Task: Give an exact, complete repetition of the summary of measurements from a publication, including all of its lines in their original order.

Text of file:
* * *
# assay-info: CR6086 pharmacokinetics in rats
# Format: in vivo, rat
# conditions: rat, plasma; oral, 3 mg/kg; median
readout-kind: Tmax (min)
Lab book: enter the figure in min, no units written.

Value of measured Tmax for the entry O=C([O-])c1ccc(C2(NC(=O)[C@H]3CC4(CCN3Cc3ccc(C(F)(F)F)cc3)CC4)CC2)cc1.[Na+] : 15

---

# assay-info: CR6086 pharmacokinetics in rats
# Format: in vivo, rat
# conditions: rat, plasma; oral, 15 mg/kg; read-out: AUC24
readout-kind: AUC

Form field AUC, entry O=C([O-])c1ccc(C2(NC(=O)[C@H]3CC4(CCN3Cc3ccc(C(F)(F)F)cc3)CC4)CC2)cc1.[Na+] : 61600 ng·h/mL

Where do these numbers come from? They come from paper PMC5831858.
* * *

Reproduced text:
# assay-info: CR6086 pharmacokinetics in rats
# Format: in vivo, rat
# conditions: rat, plasma; oral, 3 mg/kg; median
readout-kind: Tmax (min)
Lab book: enter the figure in min, no units written.

Value of measured Tmax for the entry O=C([O-])c1ccc(C2(NC(=O)[C@H]3CC4(CCN3Cc3ccc(C(F)(F)F)cc3)CC4)CC2)cc1.[Na+] : 15

---

# assay-info: CR6086 pharmacokinetics in rats
# Format: in vivo, rat
# conditions: rat, plasma; oral, 15 mg/kg; read-out: AUC24
readout-kind: AUC

Form field AUC, entry O=C([O-])c1ccc(C2(NC(=O)[C@H]3CC4(CCN3Cc3ccc(C(F)(F)F)cc3)CC4)CC2)cc1.[Na+] : 61600 ng·h/mL

Where do these numbers come from? They come from paper PMC5831858.